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career fear

As a manager at a tech company, Avery Augustine knows all about the career fears many of us face. She also knows they must be overcome — at least if you want to grow as an employee and continue advancing in your field. In a great Daily Muse post titled “5 Career Fears Everyone Has (That You Should Get Over Today),” Augustine lists a series of things you should no longer be afraid of. Read on and get ready to see what she suggests.

1. Scheduling Meets With the Boss — Bosses are like the rest of us: They’re super busy. You can’t sit around and wait for them to schedule one-on-one progress meetings, and according to Augustine, these meetings “can be incredibly helpful to your career advancement and success in your individual position within the department.” Take the initiative and get on your supervisor’s calendar.

2. Calling Instead of Emailing — Everyone loves email. It’s fast and convenient, but it’s not always the best approach. As Augustine says, picking up the phone can sometimes be even quicker, and when you’re speaking to someone directly, you can ask for clarification in ways you simply can’t over email. Suck it up and dial!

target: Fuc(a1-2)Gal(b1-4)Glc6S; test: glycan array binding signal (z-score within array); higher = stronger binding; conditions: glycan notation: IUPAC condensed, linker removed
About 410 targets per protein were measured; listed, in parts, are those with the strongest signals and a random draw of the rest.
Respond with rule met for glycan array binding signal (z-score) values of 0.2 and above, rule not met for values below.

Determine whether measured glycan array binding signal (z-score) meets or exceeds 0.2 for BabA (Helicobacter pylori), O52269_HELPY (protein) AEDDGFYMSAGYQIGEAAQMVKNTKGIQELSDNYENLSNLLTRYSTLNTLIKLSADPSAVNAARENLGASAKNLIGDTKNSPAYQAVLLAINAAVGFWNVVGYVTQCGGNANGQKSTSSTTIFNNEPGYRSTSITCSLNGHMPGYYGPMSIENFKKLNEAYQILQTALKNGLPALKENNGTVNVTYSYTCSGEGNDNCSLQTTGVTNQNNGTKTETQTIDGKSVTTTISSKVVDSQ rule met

3. Handing In Not-Quite-Finished Products — You might not be sure about that latest report you’re working on, but when you get stuck, Augustine says, it’s better to give the boss something than it is to obsess over it and risk being late. After all, the boss can probably offer valuable insights and guide you toward the finish line.

4. Checking With the Boss Before Saying “Yes” — Sometimes, it’s hard to say no. When a coworker from another department comes with an assignment, you want to seem like a team player, and if you’re new at the company, you might figure you don’t have the leeway to say “no.” But according to Augustine, it’s OK — and indeed helpful — to clear such requests with your boss before agreeing to help out. “Failing to evaluate these outside assignments,” Augustine writes, “can lead to wasted time and a focus on the wrong priorities.”

5. Seeking Feedback — You just gave a big presentation or handed in a major report. The boss hasn’t said anything about the quality one way or the other. What should you do? While it’s only natural to fear a lousy review, that shouldn’t stop you from asking for feedback. “Without feedback, you’re not going to get better,” Augustine writes. “Without knowing how you can improve, you simply won’t. You’ll continue to do things the way you always have.”